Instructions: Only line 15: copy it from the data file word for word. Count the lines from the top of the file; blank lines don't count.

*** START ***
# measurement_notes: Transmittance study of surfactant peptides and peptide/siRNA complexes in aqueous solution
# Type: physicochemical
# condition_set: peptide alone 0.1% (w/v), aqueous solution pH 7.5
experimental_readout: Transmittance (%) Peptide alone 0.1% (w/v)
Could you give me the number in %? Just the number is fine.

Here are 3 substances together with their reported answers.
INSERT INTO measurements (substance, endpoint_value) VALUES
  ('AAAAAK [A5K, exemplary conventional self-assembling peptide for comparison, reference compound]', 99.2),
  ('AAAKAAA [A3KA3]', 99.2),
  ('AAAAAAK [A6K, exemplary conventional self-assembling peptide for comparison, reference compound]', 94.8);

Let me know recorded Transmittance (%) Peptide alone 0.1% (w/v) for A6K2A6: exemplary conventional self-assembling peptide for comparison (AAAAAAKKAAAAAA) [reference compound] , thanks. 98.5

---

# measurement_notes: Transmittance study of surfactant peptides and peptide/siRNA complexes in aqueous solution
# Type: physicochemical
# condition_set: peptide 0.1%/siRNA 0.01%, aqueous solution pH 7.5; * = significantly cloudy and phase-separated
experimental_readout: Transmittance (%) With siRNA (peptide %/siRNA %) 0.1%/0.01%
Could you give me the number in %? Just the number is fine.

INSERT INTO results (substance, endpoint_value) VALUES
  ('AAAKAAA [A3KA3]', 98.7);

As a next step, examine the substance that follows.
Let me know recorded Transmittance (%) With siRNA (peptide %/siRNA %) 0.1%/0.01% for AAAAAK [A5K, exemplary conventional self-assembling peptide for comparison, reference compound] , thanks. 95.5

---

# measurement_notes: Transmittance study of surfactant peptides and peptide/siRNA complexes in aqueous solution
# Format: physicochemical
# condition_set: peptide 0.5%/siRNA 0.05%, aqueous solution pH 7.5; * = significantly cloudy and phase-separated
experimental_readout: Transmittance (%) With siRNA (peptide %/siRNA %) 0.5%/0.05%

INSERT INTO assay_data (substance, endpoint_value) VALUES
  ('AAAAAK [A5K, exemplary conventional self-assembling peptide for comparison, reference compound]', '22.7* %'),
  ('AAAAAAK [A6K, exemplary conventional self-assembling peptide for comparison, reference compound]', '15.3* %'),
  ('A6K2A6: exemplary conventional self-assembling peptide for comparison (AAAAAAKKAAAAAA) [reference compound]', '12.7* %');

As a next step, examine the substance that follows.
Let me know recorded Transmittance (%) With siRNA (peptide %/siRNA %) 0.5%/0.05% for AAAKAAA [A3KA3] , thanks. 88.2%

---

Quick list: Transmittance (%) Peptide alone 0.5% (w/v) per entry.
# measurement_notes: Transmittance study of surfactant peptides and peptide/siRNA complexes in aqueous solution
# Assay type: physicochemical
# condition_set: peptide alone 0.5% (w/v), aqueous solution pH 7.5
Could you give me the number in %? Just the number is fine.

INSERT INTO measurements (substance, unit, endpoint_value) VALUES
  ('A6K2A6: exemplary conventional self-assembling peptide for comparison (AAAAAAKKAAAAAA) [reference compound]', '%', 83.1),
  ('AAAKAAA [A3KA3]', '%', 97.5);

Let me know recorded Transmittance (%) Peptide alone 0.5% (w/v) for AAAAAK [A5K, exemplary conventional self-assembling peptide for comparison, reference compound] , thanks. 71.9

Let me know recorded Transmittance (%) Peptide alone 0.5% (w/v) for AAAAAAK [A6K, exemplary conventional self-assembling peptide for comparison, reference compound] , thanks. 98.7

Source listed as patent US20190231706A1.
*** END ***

# condition_set: peptide 0.1%/siRNA 0.01%, aqueous solution pH 7.5; * = significantly cloudy and phase-separated